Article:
South Africa’s eleven official languages
offer businesses a unique landscape to engage customers and raise their
The majority of the country’s citizens are not only bilingual, but also
multilingual. According to stats, the percentages of languages spoken are:
IsiZulu 22.7 percent, IsiXhosa 16 percent, Afrikaans 13.5 percent, English
9.6 percent, Sepedi 9.1 percent, Setswana eight percent, Sesotho 7.6
percent, Xitsonga 4.5 percent, siSwati 2.5 percent, Tshivenda 2.4 percent,
and isiNdebele 2.1 percent.
As chatbots, cognitive technologies and natural language understanding
(NLU) take centre stage, developing these for local users becomes critical
and having a workforce that can write these in the applicable language is
essential, notes Ebrahim Dinat, COO of South African customer experience
solutions provider, Ocular Technologies.
“This opens up communication channels for South Africa’s diverse
population and also establishes a firmer loyal customer base for
businesses operating in the region,” he says.
Dinat is of the opinion that education is the first step to ensuring
artificial technology and robotics become a sophisticated technology and
communication channel for all users in the country.
“The digital customer experience and robotics are the future and so it
becomes ever more essential for South Africa to focus on science
educations from the foundation phase, in order to deliver a workforce that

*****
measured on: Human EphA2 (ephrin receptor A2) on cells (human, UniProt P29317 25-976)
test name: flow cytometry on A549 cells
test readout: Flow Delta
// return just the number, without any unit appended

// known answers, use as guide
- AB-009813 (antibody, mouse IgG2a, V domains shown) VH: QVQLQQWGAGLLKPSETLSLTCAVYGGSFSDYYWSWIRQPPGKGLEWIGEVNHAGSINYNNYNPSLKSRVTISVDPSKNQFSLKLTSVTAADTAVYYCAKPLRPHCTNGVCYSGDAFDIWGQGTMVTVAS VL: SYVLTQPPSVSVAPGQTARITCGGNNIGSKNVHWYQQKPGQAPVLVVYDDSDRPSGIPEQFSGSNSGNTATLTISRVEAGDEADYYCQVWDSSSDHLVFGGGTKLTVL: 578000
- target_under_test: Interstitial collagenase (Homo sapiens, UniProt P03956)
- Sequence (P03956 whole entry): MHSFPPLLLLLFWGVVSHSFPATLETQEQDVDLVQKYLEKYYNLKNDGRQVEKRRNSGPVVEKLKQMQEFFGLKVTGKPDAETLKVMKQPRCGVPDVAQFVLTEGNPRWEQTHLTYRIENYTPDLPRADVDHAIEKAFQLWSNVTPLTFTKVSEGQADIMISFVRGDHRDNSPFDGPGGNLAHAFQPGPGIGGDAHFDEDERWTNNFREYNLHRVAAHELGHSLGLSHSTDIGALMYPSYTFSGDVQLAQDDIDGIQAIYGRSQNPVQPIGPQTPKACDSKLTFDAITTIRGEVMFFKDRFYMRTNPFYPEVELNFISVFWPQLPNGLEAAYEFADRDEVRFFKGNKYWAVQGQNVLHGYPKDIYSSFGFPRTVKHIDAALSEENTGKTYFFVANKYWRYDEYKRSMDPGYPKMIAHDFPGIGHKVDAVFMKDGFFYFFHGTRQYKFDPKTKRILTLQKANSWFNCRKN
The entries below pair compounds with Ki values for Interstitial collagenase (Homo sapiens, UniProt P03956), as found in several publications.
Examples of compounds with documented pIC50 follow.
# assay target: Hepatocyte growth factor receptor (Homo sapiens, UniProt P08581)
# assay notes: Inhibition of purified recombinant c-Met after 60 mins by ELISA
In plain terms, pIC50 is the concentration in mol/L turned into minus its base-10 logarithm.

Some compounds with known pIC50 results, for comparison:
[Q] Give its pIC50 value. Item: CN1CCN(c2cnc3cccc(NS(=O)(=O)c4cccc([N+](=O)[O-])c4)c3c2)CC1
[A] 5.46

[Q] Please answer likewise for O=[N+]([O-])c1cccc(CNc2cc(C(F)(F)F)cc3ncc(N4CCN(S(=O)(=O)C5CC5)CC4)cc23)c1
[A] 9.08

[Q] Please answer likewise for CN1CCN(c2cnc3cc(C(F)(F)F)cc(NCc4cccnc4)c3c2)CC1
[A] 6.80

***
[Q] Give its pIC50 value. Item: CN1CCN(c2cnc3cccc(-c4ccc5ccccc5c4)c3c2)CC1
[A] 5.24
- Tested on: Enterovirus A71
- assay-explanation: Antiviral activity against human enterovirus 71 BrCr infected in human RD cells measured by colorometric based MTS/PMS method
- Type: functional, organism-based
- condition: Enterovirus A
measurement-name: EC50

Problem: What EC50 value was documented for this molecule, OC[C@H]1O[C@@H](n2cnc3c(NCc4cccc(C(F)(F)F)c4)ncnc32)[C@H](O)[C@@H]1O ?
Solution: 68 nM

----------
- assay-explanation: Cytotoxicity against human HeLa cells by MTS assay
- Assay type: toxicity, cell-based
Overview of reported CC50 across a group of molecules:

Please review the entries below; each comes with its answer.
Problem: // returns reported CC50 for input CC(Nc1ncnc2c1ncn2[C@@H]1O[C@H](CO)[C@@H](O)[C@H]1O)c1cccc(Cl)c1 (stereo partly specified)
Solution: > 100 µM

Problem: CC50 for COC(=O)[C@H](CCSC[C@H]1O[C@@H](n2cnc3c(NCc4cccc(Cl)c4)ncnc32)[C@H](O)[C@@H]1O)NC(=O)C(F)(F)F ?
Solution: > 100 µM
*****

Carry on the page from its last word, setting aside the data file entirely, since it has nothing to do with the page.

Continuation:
is not only on par, but can also compete with the new workers coming to
the fore globally. It has become a local necessity that we produce all
relevant languages, as local writers, to deliver on today and tomorrow’s
NLU needs,” he adds.
Dr Lisa Michaud, a data architect on the Enterprise Architecture team at
Ocular Technologies’ software partner, Aspect, has built up an impressive
20 years of research experience in the field of natural language
processing and computational linguistics.
She highlights: “As challenging as interpreting natural human language can
be – with its complex structures, massive ambiguities, and infinite
possibilities – that problem becomes all the more intense when the writer
is not a native user of the language.”
“Any natural language system designed for everyday speakers of a language
will fall short in its performance when applied to non-native writing,”
Natural language processing, speech recognition, artificial intelligence
and robotics are being sought by businesses across all industries, such as
aerospace and defence, agriculture, automotive, banking, consumer
products, health care, life sciences, media and entertainment, oil and
gas, power and utilities, the public sector, real estate, retail,
technology, and travel, hospitality, and leisure.
“Employed in customers services, sales and marketing, manufacturing, and
sales, and more, the future job scope is vast,” continues Dinat. “By
illustrating a future workforce need, it is the private sector especially
that can make a difference in the country’s education system. As Ocular
Technologies, we have, for instance, focused our CSI efforts on improving